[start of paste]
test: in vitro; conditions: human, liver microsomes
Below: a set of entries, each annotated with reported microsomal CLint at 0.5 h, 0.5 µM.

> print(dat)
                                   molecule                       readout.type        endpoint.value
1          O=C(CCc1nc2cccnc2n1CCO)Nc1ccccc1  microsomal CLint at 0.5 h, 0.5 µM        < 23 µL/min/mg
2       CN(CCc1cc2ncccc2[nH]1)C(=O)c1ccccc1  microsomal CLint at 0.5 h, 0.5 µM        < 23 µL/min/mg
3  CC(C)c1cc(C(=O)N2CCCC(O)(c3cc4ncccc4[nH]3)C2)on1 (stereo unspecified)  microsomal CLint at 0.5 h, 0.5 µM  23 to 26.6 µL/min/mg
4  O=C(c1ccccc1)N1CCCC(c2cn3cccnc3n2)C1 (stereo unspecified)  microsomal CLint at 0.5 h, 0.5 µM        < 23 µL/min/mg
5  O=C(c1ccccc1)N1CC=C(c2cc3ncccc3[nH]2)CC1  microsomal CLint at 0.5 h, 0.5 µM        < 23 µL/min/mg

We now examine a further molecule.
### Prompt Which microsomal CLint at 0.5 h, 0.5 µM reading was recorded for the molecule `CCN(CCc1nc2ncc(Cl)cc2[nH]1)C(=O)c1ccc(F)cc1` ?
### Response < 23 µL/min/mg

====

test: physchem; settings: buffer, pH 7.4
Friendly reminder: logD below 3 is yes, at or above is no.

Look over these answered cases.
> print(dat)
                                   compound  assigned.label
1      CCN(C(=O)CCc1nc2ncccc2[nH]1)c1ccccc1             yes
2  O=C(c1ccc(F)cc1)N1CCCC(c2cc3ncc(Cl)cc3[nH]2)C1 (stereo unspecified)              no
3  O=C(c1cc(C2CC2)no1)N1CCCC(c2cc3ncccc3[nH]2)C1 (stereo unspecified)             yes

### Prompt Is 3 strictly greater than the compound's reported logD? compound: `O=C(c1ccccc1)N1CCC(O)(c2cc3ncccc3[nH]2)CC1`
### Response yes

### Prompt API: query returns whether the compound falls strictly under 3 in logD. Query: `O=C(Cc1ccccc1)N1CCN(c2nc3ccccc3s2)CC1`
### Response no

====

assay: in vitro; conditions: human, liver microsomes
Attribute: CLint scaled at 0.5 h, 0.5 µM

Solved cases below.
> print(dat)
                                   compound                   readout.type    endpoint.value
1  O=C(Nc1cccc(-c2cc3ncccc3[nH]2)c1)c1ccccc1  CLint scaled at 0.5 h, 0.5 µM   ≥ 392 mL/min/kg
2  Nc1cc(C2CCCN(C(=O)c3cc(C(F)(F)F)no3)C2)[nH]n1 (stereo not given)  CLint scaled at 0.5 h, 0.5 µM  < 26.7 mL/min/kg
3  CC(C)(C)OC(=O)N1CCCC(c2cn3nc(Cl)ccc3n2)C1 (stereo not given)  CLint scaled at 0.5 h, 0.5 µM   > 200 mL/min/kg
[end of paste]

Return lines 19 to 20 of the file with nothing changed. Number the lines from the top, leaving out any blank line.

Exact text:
1      CCN(C(=O)CCc1nc2ncccc2[nH]1)c1ccccc1             yes
2  O=C(c1ccc(F)cc1)N1CCCC(c2cc3ncc(Cl)cc3[nH]2)C1 (stereo unspecified)              no